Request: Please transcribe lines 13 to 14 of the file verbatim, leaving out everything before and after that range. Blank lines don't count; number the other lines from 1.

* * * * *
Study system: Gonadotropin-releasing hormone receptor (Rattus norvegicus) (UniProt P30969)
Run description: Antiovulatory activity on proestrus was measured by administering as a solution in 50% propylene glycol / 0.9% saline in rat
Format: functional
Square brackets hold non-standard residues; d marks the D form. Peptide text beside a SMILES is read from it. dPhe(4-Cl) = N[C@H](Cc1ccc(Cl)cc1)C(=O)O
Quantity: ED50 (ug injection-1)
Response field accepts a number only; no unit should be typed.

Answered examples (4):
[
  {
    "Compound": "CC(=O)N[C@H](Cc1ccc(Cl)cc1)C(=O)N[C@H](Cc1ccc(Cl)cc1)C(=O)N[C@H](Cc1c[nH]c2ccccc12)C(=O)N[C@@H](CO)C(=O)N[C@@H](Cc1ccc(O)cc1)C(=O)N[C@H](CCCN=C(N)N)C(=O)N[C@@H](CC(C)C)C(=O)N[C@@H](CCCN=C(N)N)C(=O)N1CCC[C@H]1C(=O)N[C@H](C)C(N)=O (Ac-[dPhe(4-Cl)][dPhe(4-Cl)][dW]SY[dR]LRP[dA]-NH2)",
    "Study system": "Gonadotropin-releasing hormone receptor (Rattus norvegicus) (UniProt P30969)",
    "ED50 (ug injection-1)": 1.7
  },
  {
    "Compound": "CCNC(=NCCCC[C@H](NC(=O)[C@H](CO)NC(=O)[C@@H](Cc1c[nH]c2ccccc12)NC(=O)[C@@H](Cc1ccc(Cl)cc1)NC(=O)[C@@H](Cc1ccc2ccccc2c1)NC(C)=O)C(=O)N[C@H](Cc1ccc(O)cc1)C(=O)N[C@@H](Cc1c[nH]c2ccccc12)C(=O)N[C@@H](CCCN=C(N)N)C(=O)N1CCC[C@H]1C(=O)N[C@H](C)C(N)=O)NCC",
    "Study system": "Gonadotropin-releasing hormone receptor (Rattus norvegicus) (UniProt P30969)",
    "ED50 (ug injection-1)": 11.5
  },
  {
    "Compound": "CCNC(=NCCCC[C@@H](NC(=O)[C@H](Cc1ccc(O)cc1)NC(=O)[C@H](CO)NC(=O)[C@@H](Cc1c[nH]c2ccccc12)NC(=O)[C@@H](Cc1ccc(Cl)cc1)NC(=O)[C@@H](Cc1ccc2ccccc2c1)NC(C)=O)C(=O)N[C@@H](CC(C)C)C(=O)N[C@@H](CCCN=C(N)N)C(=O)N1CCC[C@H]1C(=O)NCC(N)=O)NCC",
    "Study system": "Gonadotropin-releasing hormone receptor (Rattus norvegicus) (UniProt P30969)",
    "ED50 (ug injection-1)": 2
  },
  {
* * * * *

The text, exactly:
  },
  {